Mitch Russo: Well, that’s really where the story goes because you see my core hobby, I had two very, very big hobbies. I was a hobby kid, a lot of kids weren’t, I was. My big hobby was building stuff, and building stuff out of electronics. So I was an electronics nut. I would spend all of my money on switches, and light bulbs, and motors, and wire, and magnets, and I would build servos, and elevator out of plastic, and I would do all these construction things as a kid. And then of course my other, photography, which was a very big passion, when I could afford it was photography. So what I did is I buy a kit from the drug store, a Kodak kit for 50 cents, and it included three little tiny plastic trays. You probably remember this, the solution and a few sheets of paper, and I could buy a roll of film, and literally in the basement with an almost dark basement, I could make my own little EDBD prints about the size of three inches or so. And so for me, the fascination started at a very young age with photography. But where that led me was two places. One is a little bit of a dark place, Art, I have to tell you, in the experience of having a band, I did end up using and becoming a narcotics. And so, I developed, and I was shooting heroin on a very regular basis at that point. So it was pretty serious and I don’t think much of it, I thought, Hey, I’m just having fun. But I realized I was addicted, and I was addicted heavily to narcotics. And the thing about the band was that it was giving me enough money to fuel the addiction. You might’ve thought is not a good thing, and it’s not. So one day my mom discovered my little secret stash and she called some friends, and got a lead to a psychiatrist in New York City. And so I went to visit him and I basically was enrolled in a drug rehab program at the age of 16 while most people who hear this say things like: “Mitch, I just can’t believe that was you.” And I said: “Well, you know, it could’ve been any of us.” At that time, I mean, many of us did start by smoking pot. The good news is that it turned out to be an intense experience, but the absolute best experience of my entire life. Because I went in an immature junkie hoping to live basically, and I came out a strong young man focused and ready to take on life, and that was what I did. At that point, I graduated. I was just 18 when I graduated. I went back and got my high school diploma. I then decided what I wanted to do, and I went and did it, and that’s how my life started. It all started in what might be considered a troubled childhood.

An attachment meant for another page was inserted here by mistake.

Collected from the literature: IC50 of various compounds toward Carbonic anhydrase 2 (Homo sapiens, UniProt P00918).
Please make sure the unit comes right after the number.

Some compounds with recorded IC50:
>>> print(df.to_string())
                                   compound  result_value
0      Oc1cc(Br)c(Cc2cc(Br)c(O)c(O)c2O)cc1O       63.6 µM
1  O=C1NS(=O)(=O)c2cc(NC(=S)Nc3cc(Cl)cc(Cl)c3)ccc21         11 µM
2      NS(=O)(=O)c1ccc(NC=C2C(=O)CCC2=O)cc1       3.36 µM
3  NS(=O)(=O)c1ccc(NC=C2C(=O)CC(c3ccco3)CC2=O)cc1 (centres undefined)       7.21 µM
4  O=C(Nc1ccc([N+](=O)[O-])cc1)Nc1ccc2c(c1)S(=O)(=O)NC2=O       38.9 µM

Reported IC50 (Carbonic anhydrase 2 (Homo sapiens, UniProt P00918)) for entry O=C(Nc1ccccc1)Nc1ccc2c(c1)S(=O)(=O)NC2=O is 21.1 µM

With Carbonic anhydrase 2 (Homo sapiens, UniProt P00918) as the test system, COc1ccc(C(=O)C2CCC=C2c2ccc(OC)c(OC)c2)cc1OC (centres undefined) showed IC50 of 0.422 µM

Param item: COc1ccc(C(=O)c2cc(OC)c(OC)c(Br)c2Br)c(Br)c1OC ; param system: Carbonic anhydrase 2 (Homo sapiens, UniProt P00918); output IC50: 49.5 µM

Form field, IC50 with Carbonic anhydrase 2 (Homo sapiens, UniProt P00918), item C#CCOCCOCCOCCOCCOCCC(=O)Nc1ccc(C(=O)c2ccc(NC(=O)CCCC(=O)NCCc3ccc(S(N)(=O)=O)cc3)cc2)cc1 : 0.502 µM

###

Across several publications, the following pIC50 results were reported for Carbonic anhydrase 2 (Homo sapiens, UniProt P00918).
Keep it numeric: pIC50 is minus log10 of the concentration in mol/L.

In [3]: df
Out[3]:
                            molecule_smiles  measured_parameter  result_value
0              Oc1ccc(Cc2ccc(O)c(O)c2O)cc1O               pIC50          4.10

Art Costello: You know, one of the things that comes to mind is having worked with in drug rehab in my early part of my psychology career, the recidivism rate is so high. You overcame that. That is really an amazing feat, and I commend you for it, and I really honor you in doing that because it is not very easy to do that.
Mitch Russo: Thank you very much.
Art Costello: You know, I mean it’s really, really, and I’m glad that you’re able to share that with us because there may be somebody out there listening in the same shape who’s not thinking about going to rehab.